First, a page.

The redesigned Mercedes-AMG G 63 is coming with a serious power upgrade.
And yet it has a smaller engine. How did Mercedes manage this engine-witchcraft? This is a question the German manufacturer refuses to answer in plain English and instead spends many, many paragraphs saying exactly what they did to achieve this feat. You can read it, but be warned, you will need a master’s degree in mechanical engineering.
But let’s get to the details: the 2019 AMG G 63 comes with a 4.0-L twin-turbo V8 engine powering a nine-speed automatic transmission that puts computer-controlled power to all four wheels. The studious among you will note that 4.0-L is a lot smaller than the preceding car’s 5.5-L V8. You may think this will result in a commensurate loss of power.
You would be wrong.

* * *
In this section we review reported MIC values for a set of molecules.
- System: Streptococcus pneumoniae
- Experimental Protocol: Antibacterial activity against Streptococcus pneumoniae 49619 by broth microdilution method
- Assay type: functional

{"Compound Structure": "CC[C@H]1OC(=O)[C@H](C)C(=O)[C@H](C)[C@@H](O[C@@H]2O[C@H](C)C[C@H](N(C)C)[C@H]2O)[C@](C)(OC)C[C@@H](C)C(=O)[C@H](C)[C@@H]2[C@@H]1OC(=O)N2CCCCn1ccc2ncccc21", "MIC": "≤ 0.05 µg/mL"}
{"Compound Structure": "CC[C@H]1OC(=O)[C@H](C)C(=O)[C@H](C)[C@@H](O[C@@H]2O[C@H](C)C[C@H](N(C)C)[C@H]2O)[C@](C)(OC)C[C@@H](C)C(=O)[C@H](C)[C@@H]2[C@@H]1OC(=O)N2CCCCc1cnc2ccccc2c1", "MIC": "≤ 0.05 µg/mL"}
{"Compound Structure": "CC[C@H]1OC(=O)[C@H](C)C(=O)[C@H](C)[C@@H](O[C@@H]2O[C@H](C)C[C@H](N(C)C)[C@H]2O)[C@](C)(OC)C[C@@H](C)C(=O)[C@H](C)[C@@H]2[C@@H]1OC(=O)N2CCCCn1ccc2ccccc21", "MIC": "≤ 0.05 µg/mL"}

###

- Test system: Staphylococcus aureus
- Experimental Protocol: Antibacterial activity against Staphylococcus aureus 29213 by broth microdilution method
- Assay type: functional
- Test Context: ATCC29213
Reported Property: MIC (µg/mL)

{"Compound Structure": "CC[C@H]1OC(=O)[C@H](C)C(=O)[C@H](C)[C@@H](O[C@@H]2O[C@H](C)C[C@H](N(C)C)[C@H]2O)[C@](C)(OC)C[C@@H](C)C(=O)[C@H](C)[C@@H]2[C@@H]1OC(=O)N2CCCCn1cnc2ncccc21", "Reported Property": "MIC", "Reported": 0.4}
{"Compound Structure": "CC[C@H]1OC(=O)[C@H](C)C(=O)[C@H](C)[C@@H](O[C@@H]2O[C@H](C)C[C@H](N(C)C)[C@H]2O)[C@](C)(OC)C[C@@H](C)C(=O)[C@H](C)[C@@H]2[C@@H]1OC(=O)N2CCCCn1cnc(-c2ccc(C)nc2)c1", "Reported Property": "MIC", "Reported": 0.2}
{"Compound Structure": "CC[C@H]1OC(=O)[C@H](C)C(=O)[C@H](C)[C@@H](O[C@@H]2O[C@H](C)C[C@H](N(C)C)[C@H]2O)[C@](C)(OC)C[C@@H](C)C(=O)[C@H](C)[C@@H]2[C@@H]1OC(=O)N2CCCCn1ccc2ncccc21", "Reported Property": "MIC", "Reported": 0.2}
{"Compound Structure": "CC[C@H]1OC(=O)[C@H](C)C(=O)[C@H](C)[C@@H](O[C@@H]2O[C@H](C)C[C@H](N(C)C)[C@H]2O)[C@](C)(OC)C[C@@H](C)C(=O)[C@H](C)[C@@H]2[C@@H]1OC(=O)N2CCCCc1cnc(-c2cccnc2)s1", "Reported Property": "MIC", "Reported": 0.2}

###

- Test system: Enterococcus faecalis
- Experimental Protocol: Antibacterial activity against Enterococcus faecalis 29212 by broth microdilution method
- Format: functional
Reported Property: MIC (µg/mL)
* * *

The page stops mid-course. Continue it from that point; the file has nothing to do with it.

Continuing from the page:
Despite the fact the engine sips 1.5 fewer liters of gasoline, it puts out nearly 50 more horsepower. The previous G 63 had 537 hp, while the new one has 585 hp.
Using forbidden knowledge, Mercedes managed to make a smaller engine produce more power. Smaller engines are also more fuel efficient and produce fewer emissions—both good things. Both mandated things in Europe, so don’t exactly credit Mercedes with environmental altruism.
Especially when you discover the new G 63’s mileage, which is 17.8 mpg. Compared to a Civic that’s abysmal but compared to last year’s model that’s a nearly 75 percent increase in fuel economy, which is astounding.
The smaller engine helps, but even more helpful is AMG’s Cylinder Management system which simply turns off half the cylinders when you don’t need them (ie. cruising down the highway). Off-road you’ll get all eight cylinders going, but puttering around town not so much.
The G 63 will have even more exciting technology, like AMG Ride Control that dynamically controls suspension dampening, and Dynamic Select which allows the driver to select eight different driving options: “Slippery,” “Comfort,” “Sport,” “Sport+” and “Individual” on road, and “Sand,” “Trail” and “Rock” off-road.
This off-road SUV manages a 0-60 time of 4.5 seconds and tops out at around 150 mph.
The G 63 will make its world debut at Geneva next month.